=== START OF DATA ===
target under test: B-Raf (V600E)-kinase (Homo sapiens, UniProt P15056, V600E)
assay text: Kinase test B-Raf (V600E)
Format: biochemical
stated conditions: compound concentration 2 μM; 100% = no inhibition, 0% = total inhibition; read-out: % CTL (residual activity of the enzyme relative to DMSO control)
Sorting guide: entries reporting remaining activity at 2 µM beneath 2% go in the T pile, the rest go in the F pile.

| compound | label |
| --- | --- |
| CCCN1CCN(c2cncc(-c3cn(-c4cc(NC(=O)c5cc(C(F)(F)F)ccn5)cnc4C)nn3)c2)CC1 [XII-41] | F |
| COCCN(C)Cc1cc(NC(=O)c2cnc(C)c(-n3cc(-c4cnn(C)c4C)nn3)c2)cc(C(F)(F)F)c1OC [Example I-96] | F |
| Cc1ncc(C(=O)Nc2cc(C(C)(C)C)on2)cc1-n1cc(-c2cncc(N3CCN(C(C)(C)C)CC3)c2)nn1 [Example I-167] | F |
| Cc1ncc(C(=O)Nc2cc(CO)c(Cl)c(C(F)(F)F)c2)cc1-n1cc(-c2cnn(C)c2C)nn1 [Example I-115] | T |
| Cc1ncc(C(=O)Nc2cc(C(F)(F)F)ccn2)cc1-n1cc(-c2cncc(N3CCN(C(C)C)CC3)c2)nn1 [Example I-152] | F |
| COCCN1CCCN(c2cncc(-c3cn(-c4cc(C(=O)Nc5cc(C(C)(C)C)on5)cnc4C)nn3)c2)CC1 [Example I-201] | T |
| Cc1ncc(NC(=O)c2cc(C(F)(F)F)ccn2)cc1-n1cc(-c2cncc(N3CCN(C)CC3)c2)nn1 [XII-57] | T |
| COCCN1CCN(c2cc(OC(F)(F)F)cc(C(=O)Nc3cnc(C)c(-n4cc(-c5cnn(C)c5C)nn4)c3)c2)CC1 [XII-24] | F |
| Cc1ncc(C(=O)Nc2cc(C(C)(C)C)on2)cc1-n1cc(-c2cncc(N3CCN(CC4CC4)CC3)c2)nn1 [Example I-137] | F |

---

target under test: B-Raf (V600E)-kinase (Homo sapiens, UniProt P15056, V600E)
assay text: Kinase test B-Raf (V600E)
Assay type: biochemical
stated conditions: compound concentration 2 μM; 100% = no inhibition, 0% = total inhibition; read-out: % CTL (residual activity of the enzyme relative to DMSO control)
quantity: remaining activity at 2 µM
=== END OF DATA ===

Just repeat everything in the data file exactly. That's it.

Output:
target under test: B-Raf (V600E)-kinase (Homo sapiens, UniProt P15056, V600E)
assay text: Kinase test B-Raf (V600E)
Format: biochemical
stated conditions: compound concentration 2 μM; 100% = no inhibition, 0% = total inhibition; read-out: % CTL (residual activity of the enzyme relative to DMSO control)
Sorting guide: entries reporting remaining activity at 2 µM beneath 2% go in the T pile, the rest go in the F pile.

| compound | label |
| --- | --- |
| CCCN1CCN(c2cncc(-c3cn(-c4cc(NC(=O)c5cc(C(F)(F)F)ccn5)cnc4C)nn3)c2)CC1 [XII-41] | F |
| COCCN(C)Cc1cc(NC(=O)c2cnc(C)c(-n3cc(-c4cnn(C)c4C)nn3)c2)cc(C(F)(F)F)c1OC [Example I-96] | F |
| Cc1ncc(C(=O)Nc2cc(C(C)(C)C)on2)cc1-n1cc(-c2cncc(N3CCN(C(C)(C)C)CC3)c2)nn1 [Example I-167] | F |
| Cc1ncc(C(=O)Nc2cc(CO)c(Cl)c(C(F)(F)F)c2)cc1-n1cc(-c2cnn(C)c2C)nn1 [Example I-115] | T |
| Cc1ncc(C(=O)Nc2cc(C(F)(F)F)ccn2)cc1-n1cc(-c2cncc(N3CCN(C(C)C)CC3)c2)nn1 [Example I-152] | F |
| COCCN1CCCN(c2cncc(-c3cn(-c4cc(C(=O)Nc5cc(C(C)(C)C)on5)cnc4C)nn3)c2)CC1 [Example I-201] | T |
| Cc1ncc(NC(=O)c2cc(C(F)(F)F)ccn2)cc1-n1cc(-c2cncc(N3CCN(C)CC3)c2)nn1 [XII-57] | T |
| COCCN1CCN(c2cc(OC(F)(F)F)cc(C(=O)Nc3cnc(C)c(-n4cc(-c5cnn(C)c5C)nn4)c3)c2)CC1 [XII-24] | F |
| Cc1ncc(C(=O)Nc2cc(C(C)(C)C)on2)cc1-n1cc(-c2cncc(N3CCN(CC4CC4)CC3)c2)nn1 [Example I-137] | F |

---

target under test: B-Raf (V600E)-kinase (Homo sapiens, UniProt P15056, V600E)
assay text: Kinase test B-Raf (V600E)
Assay type: biochemical
stated conditions: compound concentration 2 μM; 100% = no inhibition, 0% = total inhibition; read-out: % CTL (residual activity of the enzyme relative to DMSO control)
quantity: remaining activity at 2 µM